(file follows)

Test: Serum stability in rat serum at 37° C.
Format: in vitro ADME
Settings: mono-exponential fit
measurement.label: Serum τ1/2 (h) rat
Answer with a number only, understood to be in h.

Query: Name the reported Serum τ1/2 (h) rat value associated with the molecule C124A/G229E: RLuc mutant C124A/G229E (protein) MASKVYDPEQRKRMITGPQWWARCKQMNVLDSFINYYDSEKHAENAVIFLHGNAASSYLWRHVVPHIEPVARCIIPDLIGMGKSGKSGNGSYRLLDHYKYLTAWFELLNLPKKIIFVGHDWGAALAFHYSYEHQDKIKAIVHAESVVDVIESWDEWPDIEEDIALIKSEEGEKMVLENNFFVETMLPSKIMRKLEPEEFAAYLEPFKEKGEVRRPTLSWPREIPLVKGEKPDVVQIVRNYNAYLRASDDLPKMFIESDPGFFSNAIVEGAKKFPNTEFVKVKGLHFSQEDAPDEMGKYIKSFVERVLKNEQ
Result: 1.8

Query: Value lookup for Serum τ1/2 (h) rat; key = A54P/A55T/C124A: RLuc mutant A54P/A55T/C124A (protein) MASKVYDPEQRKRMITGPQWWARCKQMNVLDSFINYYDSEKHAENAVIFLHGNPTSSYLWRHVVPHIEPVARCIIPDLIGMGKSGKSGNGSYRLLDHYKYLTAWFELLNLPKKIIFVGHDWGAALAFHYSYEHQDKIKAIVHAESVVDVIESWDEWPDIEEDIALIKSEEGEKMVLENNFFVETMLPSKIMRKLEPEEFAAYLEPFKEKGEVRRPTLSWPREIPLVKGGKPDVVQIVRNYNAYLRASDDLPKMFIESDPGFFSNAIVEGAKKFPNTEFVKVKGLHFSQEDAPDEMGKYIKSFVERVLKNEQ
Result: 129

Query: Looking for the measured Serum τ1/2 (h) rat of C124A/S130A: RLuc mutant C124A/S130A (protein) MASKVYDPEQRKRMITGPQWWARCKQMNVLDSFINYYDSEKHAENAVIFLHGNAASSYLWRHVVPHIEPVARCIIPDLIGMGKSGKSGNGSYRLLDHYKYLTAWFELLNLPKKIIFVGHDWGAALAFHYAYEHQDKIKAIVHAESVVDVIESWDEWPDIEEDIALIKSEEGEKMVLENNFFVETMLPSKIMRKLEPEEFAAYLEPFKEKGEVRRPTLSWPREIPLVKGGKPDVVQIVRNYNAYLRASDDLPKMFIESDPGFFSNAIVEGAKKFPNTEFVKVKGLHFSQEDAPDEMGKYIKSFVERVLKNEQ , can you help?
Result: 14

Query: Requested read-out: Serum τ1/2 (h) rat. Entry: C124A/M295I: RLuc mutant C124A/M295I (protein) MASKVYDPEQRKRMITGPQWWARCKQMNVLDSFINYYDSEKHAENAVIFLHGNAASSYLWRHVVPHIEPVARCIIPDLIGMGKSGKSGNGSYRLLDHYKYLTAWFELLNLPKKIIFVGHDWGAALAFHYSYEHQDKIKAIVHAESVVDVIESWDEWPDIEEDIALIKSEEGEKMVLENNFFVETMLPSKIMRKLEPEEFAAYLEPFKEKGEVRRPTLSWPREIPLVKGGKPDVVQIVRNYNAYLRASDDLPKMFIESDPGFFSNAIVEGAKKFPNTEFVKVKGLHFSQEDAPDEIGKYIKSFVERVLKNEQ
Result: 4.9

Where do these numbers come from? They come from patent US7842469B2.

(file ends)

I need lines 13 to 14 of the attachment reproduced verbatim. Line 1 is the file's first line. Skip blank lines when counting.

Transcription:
Result: 4.9

Where do these numbers come from? They come from patent US7842469B2.